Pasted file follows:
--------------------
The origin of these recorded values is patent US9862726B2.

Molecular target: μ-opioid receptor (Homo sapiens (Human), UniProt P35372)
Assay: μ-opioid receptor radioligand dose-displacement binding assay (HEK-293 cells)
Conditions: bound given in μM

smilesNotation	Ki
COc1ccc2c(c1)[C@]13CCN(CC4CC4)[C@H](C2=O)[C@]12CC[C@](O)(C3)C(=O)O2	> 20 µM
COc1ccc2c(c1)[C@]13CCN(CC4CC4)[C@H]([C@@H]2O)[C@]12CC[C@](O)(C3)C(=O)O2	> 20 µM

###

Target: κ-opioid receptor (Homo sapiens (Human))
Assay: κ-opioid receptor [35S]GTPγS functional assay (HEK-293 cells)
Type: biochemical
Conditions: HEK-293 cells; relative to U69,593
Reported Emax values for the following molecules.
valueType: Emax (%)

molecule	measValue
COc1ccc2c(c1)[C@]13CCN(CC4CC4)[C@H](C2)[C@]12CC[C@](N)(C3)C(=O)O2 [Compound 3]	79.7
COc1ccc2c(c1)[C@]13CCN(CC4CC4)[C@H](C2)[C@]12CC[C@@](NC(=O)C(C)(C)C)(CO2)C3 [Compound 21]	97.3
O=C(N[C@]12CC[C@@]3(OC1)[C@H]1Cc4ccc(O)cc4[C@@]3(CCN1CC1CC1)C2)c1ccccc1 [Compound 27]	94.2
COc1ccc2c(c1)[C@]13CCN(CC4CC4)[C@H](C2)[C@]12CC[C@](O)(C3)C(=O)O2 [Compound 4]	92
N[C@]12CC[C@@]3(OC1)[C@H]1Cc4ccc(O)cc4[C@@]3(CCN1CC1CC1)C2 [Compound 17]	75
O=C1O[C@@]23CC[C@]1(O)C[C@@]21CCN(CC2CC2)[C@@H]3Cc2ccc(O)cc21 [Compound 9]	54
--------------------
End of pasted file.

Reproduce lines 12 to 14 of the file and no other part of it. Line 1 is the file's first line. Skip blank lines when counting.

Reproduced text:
Conditions: HEK-293 cells; relative to U69,593
Reported Emax values for the following molecules.
valueType: Emax (%)